krpalmer: Charlie Brown and Patty in the rain; Charlie Brown wears a fedora and trench coat (charlie brown)
[personal profile] krpalmer
At the beginning of the year, I watched for the first time an animated feature film made in Japan half a century ago. Horus: Prince of the Sun did seem an interesting piece of work and one step along a path leading to today (although I certainly haven't taken in every other step along that way). The supplementary material on-disc, though, in trying to build up just how important the movie had been, mentioned another animated feature film from 1968 with comments I might risk paraphrasing from memory as "Yellow Submarine was a cheery holdover from 1967's doubtless chemically enhanced optimism; Horus was a display of 1968's grittier, violent, protesting mood." At least sometimes a little resistant to feelings of being hard-sold (especially when it seems to include bonus putdowns), I got to thinking about that other movie and how long it had been since my family had taped it off the educational channel's movie show (along the way, I've collected the canonical central albums of the Beatles discography), and before the year was out I'd got around to ordering a Blu-Ray of it. (In the meantime, I'd watched a third movie first opening in 1968, 2001: A Space Odyssey, over again. Michael Benson's book Space Odyssey had mentioned some people had gone straight from working on Stanley Kubrick's movie to Yellow Submarine, managing to find a more interesting job than tracing and painting black mattes over endless frames of model photography to aid in compositing the special effects.)

One other thing I'd got to thinking along the way was that there did seem a contrast between just how many people know about Yellow Submarine as opposed to how I'd only really picked up on Horus not that long before seeing it (although I did come to realise two "books on anime" I'd bought in recent years had mentioned it under a previous, perhaps less compelling English title, "Little Norse Prince.") With that thought formed, though, I then happened to think that while I've already mentioned seeing a path traced from Horus to the modern "anime industry," Yellow Submarine showed up just as the English-language animation industry was making its final retreat from "Golden Age" to "Saturday mornings." It was tempting to suppose the much better-known movie had in fact wound up less influential "in ways that really matter" (even if I did know an official NASA short film about the early-1969 mission of Apollo 9 had used the orchestral pieces on the B-side of the Yellow Submarine album).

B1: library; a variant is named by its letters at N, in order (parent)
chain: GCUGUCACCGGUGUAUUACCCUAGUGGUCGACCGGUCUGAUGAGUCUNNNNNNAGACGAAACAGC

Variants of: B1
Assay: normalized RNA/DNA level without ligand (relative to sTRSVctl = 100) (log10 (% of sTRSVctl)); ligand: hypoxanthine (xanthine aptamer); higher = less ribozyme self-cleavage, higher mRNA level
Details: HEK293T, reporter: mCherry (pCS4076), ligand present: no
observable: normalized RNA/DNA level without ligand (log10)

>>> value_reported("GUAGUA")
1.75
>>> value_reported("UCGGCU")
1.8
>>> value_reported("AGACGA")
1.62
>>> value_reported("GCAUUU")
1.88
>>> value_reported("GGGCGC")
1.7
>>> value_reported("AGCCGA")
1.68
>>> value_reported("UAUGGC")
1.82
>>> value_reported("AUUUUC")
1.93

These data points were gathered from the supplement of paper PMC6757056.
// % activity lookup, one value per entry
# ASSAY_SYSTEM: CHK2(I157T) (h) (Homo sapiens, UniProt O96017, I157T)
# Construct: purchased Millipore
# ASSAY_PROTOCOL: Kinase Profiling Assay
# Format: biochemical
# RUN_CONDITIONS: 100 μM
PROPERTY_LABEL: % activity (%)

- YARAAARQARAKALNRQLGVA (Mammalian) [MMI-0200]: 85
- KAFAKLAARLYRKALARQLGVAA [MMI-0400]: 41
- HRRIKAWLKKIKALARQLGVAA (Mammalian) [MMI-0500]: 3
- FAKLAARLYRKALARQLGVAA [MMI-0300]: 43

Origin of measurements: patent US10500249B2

As I opened up the Blu-Ray case, though, I found a booklet with an introduction from John Lasseter (I looked up recollections he'd been a pitchman for the Studio Ghibli movies perhaps most directly linked to Horus, only to be reminded bad workplace behaviour had caught up with him lately) that had mentioned Terry Gilliam's "Monty Python's Flying Circus" animation and short pieces on Sesame Street as drawing inspiration from Yellow Submarine. I did try to remind myself my viewpoint isn't omniscient as I started watching the movie.

It had been a long time since I'd watched the movie (and it must have been in "pan-and-scan" back then), but I did keep thinking I could remember a good bit of its journey back to Pepperland, that sense of comforting familiarity perhaps only starting to fade near the end (later on, I looked up that one of the songs had been taken out of the version I'd likely seen). I am a bit conscious that its music-video vignette structure, linked by an almost fairy-tale plot, isn't like a lot of the animation I watch (and I was perhaps ready to see Ringo as the one Beatle in the movie not utterly unflappable and functioning with full-blown cartoon protagonist powers, making him a bit more interesting along the way), but I can at least try and say "variety is good for you." One thing that did keep sticking with me was how "flat" the bright colours looked.
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